P.S.  The featured image is from Pinhead Vs. Martial Law.  That is not something you need to read before Scarlet Gospels.  That was both a joke and a red herring.


There are 13 comments

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  1. Robert Ridenour

    Great Weekly Five Ryan!!! Luckily I’ve read all of that stuff in the past few months to be prepared. I’ll have to search down the story for Omen’s Shore though. And it’s funny that you mention the scene out of Weaveworld with the Rake. I’m reading that at the moment and I totally got the nod Barker was going for there. It brought a smile to my face. Can’t wait for the Scarlet Gospels.

  2. Robert Ridenour

    Just read the the section for the ‘D’Amour and the Devil’. And the last two hundred pages. It goes by pretty fast too.

    • Ryan Danhauser

      Hi Shane,

      I’d like to think so, but there aren’t any lines or passages that overtly say so. I’d like to think the In Ovo is also the place beyond the Quiddity where the Iad Uroboros live, or that the Sea of Isabella is connected to the Dream Sea, but he doesn’t go out and say it.

      Clive once told Phil and Sarah Stokes who run his web site, that he had an idea for a book that would connect everything together. Some day we may yet see that.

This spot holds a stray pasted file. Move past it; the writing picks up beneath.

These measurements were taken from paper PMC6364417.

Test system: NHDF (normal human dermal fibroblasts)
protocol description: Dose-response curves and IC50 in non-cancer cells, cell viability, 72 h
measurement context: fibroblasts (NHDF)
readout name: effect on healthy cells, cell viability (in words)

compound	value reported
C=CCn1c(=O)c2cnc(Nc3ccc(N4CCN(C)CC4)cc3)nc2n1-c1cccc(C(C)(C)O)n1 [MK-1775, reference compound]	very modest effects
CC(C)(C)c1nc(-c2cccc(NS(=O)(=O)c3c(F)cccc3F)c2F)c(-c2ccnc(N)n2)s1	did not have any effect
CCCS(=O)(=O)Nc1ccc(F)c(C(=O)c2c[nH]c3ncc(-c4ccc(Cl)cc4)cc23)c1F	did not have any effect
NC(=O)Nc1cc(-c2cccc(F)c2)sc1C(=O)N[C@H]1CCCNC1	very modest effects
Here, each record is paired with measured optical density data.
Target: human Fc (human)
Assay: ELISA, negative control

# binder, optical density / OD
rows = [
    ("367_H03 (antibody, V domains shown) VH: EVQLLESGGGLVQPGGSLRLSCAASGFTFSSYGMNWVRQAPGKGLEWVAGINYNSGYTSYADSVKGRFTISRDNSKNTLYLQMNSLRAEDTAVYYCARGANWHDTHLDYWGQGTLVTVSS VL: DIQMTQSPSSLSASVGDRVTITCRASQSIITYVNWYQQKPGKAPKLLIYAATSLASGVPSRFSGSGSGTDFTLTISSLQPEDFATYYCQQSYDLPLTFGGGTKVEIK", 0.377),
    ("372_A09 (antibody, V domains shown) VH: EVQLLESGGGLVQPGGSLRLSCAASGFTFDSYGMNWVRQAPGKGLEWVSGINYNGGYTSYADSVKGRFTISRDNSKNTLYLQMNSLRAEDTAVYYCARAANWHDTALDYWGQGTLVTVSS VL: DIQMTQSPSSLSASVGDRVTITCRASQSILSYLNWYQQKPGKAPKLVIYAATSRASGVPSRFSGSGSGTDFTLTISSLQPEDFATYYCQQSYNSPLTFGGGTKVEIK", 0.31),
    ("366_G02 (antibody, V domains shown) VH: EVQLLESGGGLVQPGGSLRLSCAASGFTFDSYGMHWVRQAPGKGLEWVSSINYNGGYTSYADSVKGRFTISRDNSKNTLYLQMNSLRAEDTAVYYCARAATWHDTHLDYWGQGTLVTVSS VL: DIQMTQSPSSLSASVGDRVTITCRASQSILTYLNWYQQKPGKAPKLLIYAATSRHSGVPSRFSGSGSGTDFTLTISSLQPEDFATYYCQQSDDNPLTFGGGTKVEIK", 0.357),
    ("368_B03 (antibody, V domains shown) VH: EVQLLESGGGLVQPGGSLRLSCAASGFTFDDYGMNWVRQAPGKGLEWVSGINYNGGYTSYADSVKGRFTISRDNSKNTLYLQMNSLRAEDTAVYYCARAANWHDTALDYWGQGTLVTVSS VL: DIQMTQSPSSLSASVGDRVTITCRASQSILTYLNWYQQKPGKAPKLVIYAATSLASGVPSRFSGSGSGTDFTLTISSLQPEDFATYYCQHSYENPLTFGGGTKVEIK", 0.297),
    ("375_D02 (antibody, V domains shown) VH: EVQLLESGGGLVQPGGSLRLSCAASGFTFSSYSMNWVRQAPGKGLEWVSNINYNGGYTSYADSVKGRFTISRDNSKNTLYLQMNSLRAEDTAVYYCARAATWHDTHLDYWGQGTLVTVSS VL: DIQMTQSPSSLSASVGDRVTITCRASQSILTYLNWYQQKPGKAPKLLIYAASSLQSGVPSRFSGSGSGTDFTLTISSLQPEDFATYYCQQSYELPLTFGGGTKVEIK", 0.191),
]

3. Jack

    Don’t quote me but I’m pretty sure Barker has said that the Pinhead in ‘The Scarlet Gospels’ is going to be Doug Bradley’s version over the androgynous jeweled one from the original novella.

    • Ryan Danhauser

      Welcome Jack,

      That’s interesting. If you ever find that quote, we’d love to see it. That seems to fit with Clive’s saying that he wanted to say goodbye to Pinhead.

  4. Jack

    I suppose this is kind of vague but I think at minimum his comments in the latter indicate Bradley is what he thinks of when he sees the character.

    “And one of the interesting things I’m playing with in this text is, I’m playing with a character that everybody’s familiar with. Mostly people are familiar not from the words, and so I’m very aware when I bring this man on the page that he trails movies with him, that it’s his movie reputation that he brings on stage, on the page with him.””

    “Scarlet Gospels is a bloody big book. I have done three drafts on it, each one of which has been 4,000 pages of handwritten material. This is a very dark book, even by my standards, and I wanted it to be my definitive visit to Hell. I also wanted it to be my farewell to what I will always think of as Doug’s Pinhead. Whenever I bring the character to mind, it’s Doug’s face I see.”